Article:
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Monthly Archives: September 2013

     Jesus did not begin His ministry with a miracle before the religious leaders of the Sanhedrin in Jerusalem.  instead, He used His powers to add to the joy of a wedding feast in a small Galilean village.  By doing this, He showed His interest in people and in their happiness.

     When He left the Jordan River, Jesus went to Cana, a small town near Nazareth where relatives of Joseph and Mary were planning a wedding. Jesus and His disciples were invited.  At the wedding, Jesus met His mother, whom He had not seen in some time.  She had heard about His baptism.  The story of the Voice from heaven had spread to Nazareth.  It brought back many memories that had long been hidden in Mary’s heart.

     Like all of the people of Israel, Mary was deeply moved by the words of John the Baptist.  She remembered the prophecies given when he was born to her cousin.  Now his connection to Jesus reawakened her hopes.  From the day the angel appeared in her home, Mary had treasured every sign that her Son was the Messiah.  His sweet, unselfish attitude in life reassured her, but she also had doubts and disappointments.  She longed for the day when His identity would be revealed.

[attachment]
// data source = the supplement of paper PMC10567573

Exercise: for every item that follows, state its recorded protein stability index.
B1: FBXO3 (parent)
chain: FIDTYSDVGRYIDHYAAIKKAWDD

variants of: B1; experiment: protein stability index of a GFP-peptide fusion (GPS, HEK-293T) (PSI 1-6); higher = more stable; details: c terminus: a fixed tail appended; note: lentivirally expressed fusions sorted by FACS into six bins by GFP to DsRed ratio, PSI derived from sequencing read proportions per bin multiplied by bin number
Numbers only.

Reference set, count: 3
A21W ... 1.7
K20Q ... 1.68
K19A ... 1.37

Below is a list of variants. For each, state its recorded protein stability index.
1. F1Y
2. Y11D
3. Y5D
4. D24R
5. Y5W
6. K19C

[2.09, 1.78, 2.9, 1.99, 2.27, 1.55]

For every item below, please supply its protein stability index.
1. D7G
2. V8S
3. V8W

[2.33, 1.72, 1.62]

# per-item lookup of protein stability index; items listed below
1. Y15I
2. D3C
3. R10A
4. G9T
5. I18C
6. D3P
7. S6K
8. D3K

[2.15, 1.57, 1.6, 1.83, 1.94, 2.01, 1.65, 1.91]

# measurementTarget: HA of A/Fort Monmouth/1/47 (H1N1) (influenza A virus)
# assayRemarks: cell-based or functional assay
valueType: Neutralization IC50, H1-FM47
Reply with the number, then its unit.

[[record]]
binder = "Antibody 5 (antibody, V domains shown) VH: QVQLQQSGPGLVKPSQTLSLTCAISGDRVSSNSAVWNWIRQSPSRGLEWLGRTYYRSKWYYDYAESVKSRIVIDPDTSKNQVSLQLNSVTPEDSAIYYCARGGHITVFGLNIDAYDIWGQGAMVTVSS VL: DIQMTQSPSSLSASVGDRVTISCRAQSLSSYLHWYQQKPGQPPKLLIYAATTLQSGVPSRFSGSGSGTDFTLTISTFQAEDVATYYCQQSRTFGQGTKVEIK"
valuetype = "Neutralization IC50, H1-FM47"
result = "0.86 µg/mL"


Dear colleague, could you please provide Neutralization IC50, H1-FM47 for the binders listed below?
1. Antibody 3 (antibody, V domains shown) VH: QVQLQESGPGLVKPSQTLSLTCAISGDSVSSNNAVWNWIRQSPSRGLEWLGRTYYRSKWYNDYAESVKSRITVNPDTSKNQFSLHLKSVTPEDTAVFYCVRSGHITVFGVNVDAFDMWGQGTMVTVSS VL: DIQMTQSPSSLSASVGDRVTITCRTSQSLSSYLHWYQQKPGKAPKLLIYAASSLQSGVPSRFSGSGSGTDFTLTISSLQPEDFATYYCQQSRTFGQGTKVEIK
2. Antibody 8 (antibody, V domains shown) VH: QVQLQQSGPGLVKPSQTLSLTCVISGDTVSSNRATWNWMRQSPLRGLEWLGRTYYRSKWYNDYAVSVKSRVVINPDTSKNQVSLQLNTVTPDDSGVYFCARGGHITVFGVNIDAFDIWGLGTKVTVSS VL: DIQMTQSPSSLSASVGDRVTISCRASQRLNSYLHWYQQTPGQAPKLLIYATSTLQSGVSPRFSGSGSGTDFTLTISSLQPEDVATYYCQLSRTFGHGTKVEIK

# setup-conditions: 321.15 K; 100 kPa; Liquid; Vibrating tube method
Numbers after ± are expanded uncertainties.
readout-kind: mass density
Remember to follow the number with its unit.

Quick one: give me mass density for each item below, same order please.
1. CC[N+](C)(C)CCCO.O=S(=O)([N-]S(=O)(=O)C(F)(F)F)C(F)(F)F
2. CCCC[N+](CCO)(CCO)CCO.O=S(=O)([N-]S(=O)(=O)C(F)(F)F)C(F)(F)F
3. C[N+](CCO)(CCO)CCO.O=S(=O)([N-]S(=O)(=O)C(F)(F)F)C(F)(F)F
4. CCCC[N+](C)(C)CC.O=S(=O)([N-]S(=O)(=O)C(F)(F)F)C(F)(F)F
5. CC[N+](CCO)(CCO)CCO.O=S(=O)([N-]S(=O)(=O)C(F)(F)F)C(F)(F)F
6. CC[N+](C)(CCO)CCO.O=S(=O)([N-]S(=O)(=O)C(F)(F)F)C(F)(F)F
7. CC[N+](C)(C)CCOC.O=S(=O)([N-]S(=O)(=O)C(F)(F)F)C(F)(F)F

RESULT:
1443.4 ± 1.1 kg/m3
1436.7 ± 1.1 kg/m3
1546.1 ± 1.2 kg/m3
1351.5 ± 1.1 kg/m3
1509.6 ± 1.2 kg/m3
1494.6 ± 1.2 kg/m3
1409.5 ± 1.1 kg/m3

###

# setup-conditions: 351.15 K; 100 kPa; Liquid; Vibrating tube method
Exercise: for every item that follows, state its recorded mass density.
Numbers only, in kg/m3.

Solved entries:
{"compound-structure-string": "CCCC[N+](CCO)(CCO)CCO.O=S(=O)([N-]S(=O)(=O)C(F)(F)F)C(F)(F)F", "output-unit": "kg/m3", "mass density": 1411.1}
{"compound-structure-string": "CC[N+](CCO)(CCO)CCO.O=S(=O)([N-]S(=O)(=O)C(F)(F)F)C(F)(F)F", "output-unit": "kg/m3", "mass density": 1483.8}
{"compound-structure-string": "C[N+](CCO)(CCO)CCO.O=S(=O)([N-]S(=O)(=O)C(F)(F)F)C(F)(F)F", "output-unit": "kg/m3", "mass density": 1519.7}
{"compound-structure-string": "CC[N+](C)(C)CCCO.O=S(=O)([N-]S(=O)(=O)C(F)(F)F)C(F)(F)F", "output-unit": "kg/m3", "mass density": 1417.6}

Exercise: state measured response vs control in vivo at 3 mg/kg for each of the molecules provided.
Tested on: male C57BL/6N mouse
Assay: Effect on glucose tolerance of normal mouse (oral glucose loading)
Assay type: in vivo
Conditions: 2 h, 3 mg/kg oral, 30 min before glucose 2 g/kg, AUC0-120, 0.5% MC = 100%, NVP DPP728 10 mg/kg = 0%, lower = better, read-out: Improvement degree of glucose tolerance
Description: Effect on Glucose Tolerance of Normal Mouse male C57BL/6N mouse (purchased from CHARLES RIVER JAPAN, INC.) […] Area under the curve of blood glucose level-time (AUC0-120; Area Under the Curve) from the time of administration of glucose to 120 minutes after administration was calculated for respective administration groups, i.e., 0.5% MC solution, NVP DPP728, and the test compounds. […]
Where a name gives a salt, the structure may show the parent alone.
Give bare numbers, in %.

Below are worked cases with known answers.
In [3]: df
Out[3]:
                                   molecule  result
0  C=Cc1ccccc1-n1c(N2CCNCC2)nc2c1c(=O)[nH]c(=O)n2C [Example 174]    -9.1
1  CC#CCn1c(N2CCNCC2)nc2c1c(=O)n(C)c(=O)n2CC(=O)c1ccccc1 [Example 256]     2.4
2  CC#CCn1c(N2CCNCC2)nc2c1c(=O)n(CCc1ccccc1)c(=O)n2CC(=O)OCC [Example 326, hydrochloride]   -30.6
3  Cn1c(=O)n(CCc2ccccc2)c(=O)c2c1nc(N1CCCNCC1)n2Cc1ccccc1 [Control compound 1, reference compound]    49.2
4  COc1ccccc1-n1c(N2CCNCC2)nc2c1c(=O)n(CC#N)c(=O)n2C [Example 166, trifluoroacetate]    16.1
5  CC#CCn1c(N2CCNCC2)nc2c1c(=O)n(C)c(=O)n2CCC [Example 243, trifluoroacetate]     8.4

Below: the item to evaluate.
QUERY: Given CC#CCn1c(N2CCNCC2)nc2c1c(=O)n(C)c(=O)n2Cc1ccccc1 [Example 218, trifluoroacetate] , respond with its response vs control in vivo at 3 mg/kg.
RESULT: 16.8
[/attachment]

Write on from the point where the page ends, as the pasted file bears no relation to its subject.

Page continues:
Only Joseph shared her experience of the mystery of Jesus’ birth.  After he died, she had no one with whom she could share her hopes and fears.  The two months since Jesus had left home had left her more lonely than ever before.  She missed Him very much.

     When they met at the marriage celebration, she found Jesus to be the same gentle Son she had raised.  But something was different.  In His eyes, she saw traces of pain from His battle with Satan and a new look of dignity and power showed on His face.

     The young men whose eyes followed Jesus with looks with reverence called Him Master.  They told Mary what they saw and heard at the baptism and elsewhere.  They believed He was the Messiah.  Their words reassured Mary that her long-hidden hopes were not dreams.  And she would have been more than human if her joy was not mingled with a mother’s fond pride.

     There was a sense of excitement as the guests gathered.  In small clusters they whispered, gestured, and stared at the source of so many rumors ~ Jesus.  Mary saw them and wished that Jesus would prove to them that He really was the Messiah.  She hoped that He would find a reason to work a miracle.

     it was the custom in those days for marriage celebrations to last several.  But before this feast ended, the hosts ran out of wine.  They were mortified, afraid that the guests would see this as an insult or an attempt to get them to leave.

     As a relative, Mary had helped with the arrangements for the feast.  She found Jesus and said, “They are out of wine,” suggesting that He could supply the drink.

     Jesus answered, “Woman, what do i have to do with this?  My time has not yet come.”

     This answer may seem rude to us, but it was a respectful answer in that culture.  Jesus addressed His mother in the same tender way from the cross when He left her in the care of His disciple John.  Both times, He spoke the words with love.